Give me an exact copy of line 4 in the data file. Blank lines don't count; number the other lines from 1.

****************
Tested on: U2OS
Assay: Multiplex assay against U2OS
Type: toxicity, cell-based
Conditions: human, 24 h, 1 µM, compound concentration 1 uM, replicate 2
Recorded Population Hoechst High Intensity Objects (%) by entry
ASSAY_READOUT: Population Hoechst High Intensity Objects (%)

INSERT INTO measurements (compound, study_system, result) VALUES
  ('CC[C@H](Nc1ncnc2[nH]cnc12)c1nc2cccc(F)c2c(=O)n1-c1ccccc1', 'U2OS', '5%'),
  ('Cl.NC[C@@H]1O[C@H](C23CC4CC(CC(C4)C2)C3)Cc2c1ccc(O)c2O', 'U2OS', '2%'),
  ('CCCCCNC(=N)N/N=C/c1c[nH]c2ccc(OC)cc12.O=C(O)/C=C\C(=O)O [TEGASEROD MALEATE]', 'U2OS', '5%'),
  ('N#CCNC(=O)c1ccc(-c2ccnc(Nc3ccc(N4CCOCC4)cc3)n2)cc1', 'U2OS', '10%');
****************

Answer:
Conditions: human, 24 h, 1 µM, compound concentration 1 uM, replicate 2